- Behavioral/mental health
- Dental care
Health care providers often “carve out” services they aren’t experienced at managing. These services also protect public health care providers, which often specialize in carved-out care.
Even with the carve-out services handled separately, there is a risk that patient care costs more than the payment provided.
Capitation Payments vs. Fee-for-Service (FFS)
Capitation and fee-for-service (FFS) are two common medical billing systems. Here’s a quick look at the main differences between them.
|Payment Structure||Payment for each enrolled member on a regular basis||Each service is billed separately|
|Billing Efficiency||Streamlined billing, set amount per patient, per month regardless of visits or services||Takes time and resources to properly code each service provided and bill accordingly|
|Payment Timeline||Payments sent in advance||Payments sent after care|
|Assumption of Risk||Health care providers||Insurance companies|
With fee-for-service billing, a patient goes into a clinic and the doctor bills for all services performed. If a patient isn’t seen, the doctor doesn’t bill for services for that patient. In contrast, capitation payments are provided for every enrolled member, even if that patient never comes in for an exam or treatment.
The actual billing process differs between the two, as well. With FFS medical billing, each procedure must be appropriately coded and often justified, so the health insurance company pays the bill.
In contrast, with capitation payments, the administration process is simpler. Instead of trying to code every item used for every procedure, the provider is paid a set amount for each patient.
Another benefit of capitation payments over FFS is that it reduces the possibility of doctors recommending unneeded medical care to increase their payment. That’s because they assume more of the financial risk if the cost of services exceeds capitation payments.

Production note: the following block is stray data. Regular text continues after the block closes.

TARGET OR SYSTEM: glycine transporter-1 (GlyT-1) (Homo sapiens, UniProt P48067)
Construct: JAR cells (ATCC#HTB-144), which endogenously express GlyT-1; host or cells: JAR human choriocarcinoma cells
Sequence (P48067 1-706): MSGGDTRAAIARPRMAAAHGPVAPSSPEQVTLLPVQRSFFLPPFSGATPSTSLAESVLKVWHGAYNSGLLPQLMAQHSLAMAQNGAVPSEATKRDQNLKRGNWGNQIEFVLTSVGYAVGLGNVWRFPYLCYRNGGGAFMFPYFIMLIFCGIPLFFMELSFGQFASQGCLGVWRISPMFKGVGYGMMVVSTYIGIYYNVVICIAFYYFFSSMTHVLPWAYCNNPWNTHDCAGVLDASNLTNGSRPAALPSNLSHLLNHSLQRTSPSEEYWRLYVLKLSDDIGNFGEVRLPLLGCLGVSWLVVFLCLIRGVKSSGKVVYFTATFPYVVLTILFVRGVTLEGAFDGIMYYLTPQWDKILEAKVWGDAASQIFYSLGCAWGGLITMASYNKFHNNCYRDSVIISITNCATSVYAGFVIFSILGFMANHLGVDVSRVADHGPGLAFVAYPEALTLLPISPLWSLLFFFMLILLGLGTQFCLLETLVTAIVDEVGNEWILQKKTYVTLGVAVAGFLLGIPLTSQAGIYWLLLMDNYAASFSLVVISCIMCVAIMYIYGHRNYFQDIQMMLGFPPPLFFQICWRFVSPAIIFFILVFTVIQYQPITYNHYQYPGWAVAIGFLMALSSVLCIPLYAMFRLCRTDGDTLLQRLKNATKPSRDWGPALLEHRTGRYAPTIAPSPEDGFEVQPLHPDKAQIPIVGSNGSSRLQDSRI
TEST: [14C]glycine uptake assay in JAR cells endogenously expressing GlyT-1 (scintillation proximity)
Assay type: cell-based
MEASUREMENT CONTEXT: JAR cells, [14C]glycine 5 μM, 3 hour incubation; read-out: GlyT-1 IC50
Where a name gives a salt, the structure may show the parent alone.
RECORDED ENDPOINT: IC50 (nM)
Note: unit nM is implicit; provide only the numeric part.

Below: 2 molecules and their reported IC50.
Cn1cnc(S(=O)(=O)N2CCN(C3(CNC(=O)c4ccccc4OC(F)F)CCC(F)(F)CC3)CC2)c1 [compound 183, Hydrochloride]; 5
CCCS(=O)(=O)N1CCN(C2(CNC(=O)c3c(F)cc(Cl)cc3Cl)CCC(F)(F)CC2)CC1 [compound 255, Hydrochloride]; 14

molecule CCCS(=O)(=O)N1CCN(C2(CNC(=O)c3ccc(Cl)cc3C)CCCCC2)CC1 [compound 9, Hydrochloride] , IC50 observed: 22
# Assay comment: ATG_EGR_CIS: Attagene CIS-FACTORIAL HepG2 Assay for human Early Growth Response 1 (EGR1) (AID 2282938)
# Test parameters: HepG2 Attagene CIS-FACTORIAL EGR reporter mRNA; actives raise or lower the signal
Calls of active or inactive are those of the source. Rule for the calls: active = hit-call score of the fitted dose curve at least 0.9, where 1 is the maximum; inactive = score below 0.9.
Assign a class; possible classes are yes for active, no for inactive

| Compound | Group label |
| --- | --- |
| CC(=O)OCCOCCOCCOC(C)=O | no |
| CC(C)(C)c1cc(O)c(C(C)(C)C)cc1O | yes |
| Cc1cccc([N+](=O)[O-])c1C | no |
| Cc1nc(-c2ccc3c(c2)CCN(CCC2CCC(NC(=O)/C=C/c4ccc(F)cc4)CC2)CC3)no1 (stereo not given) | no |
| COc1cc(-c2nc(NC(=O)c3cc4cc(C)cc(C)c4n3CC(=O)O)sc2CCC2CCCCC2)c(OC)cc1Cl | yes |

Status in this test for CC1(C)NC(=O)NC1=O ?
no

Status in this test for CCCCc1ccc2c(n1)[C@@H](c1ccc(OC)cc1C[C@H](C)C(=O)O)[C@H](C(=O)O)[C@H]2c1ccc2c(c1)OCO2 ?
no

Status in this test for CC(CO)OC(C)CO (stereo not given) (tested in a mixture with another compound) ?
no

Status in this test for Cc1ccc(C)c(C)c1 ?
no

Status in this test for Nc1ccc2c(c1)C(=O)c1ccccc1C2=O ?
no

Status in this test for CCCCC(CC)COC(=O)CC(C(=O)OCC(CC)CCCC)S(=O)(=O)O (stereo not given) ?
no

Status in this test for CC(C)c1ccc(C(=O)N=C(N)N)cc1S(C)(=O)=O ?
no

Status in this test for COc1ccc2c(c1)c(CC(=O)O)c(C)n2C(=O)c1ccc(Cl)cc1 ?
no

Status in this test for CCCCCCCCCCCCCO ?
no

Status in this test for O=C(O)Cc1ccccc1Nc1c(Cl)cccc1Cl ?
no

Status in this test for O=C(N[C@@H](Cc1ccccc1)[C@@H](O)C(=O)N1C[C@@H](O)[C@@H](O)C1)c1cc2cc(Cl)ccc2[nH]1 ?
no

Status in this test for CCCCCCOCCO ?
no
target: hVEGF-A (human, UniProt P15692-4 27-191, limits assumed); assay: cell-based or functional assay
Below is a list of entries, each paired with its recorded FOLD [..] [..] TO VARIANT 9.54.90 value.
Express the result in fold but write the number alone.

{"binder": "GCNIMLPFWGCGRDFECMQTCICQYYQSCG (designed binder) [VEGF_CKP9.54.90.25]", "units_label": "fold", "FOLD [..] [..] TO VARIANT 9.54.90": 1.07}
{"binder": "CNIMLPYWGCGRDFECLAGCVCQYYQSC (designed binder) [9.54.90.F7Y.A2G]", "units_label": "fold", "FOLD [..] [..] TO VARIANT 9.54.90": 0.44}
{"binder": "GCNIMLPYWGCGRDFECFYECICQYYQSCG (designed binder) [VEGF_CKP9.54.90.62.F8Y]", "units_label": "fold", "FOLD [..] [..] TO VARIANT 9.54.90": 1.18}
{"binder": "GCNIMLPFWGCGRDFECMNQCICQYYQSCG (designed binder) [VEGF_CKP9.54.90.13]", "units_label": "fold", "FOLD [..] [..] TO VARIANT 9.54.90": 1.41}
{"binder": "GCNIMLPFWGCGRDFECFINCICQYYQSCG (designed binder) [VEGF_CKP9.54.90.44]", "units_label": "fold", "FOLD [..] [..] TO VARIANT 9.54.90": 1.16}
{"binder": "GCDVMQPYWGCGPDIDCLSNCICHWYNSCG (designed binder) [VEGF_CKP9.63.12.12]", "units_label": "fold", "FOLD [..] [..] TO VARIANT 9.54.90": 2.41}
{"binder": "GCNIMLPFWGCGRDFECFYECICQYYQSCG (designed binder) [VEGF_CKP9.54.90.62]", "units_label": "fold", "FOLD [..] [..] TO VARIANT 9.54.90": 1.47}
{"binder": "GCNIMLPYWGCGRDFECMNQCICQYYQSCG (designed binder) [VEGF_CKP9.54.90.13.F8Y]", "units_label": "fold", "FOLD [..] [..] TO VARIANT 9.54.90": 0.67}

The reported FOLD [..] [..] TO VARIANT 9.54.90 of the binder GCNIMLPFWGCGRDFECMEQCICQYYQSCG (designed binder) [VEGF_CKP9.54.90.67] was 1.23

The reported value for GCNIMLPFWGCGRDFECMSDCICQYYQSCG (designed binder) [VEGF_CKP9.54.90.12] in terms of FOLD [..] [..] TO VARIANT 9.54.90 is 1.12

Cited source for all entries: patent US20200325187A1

However, a drawback of capitation payments is the possibility that doctors won’t recommend needed care because the capitation payment wouldn’t cover the full cost of services. Doctors may also be inclined to avoid enrolling patients to save costs.
Each type of medical billing system has pros and cons for patient care. If you’re deciding which type of plan to enroll in—one that uses a capitation method of payment or one that uses FFS—consider how each might affect the quality of care you need.
- Capitation payments are fixed payments medical providers receive monthly for every patient enrolled in a health care plan.
- These payments aren’t determined by the type of care patients receive, unlike fee-for-service medical billing structures.
- The payment amount a provider receives per month depends on several factors, including average care costs in their location as well as their enrolled patients’ ages and genders.
- Advantages to capitation payments include streamlining the administrative side of health care and encouraging efficiency.
American College of Physicians. “Understanding Capitation.” Accessed Dec. 16, 2021.
John D. Goodson, Arlene S. Bierman, Oliver Fein, Kimberly Rask, Eugene C. Rich, and Harry P. Selker. “The Future of Capitation,” Journal of General Internal Medicine. Accessed Dec. 16, 2021.
Kaiser Family Foundation. “Medicaid Managed Care Rates and Flexibilities: State Options To Respond to COVID-19 Pandemic.” Accessed Dec. 16, 2021.
American Medical Association. “New Payment Models: Withholds,” Page 1. Accessed Dec. 16, 2021.
Urban Institute. “Medicaid-Managed Care Payment Methods and Capitation Rates: Results of a National Survey,” Page 17. Accessed Dec. 16, 2021.
Revenuexl. “What Is Capitation in Healthcare?” Accessed Dec. 16, 2021.